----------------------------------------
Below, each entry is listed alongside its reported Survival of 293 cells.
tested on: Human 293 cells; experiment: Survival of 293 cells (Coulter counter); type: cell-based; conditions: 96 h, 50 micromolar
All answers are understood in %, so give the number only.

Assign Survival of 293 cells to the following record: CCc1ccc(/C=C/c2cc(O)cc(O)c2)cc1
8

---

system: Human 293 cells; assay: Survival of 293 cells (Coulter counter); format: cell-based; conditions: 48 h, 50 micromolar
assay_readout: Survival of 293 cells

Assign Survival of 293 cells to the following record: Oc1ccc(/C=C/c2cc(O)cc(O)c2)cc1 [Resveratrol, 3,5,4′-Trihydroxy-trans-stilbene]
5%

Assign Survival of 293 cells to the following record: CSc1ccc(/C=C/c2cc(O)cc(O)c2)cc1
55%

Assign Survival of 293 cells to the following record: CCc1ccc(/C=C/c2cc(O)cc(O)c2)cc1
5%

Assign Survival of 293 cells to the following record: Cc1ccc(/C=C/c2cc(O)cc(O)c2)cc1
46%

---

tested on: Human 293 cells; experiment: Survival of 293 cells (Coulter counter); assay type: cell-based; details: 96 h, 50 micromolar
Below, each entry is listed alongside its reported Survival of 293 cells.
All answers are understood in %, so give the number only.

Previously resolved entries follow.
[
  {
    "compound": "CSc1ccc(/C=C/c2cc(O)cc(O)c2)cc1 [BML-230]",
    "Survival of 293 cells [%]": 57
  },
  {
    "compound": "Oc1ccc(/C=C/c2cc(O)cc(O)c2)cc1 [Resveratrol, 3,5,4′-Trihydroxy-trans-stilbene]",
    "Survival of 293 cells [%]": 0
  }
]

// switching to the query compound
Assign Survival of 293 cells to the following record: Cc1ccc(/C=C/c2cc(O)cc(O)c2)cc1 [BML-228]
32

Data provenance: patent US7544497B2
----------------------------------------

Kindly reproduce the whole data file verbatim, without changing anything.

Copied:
Below, each entry is listed alongside its reported Survival of 293 cells.
tested on: Human 293 cells; experiment: Survival of 293 cells (Coulter counter); type: cell-based; conditions: 96 h, 50 micromolar
All answers are understood in %, so give the number only.

Assign Survival of 293 cells to the following record: CCc1ccc(/C=C/c2cc(O)cc(O)c2)cc1
8

---

system: Human 293 cells; assay: Survival of 293 cells (Coulter counter); format: cell-based; conditions: 48 h, 50 micromolar
assay_readout: Survival of 293 cells

Assign Survival of 293 cells to the following record: Oc1ccc(/C=C/c2cc(O)cc(O)c2)cc1 [Resveratrol, 3,5,4′-Trihydroxy-trans-stilbene]
5%

Assign Survival of 293 cells to the following record: CSc1ccc(/C=C/c2cc(O)cc(O)c2)cc1
55%

Assign Survival of 293 cells to the following record: CCc1ccc(/C=C/c2cc(O)cc(O)c2)cc1
5%

Assign Survival of 293 cells to the following record: Cc1ccc(/C=C/c2cc(O)cc(O)c2)cc1
46%

---

tested on: Human 293 cells; experiment: Survival of 293 cells (Coulter counter); assay type: cell-based; details: 96 h, 50 micromolar
Below, each entry is listed alongside its reported Survival of 293 cells.
All answers are understood in %, so give the number only.

Previously resolved entries follow.
[
  {
    "compound": "CSc1ccc(/C=C/c2cc(O)cc(O)c2)cc1 [BML-230]",
    "Survival of 293 cells [%]": 57
  },
  {
    "compound": "Oc1ccc(/C=C/c2cc(O)cc(O)c2)cc1 [Resveratrol, 3,5,4′-Trihydroxy-trans-stilbene]",
    "Survival of 293 cells [%]": 0
  }
]

// switching to the query compound
Assign Survival of 293 cells to the following record: Cc1ccc(/C=C/c2cc(O)cc(O)c2)cc1 [BML-228]
32

Data provenance: patent US7544497B2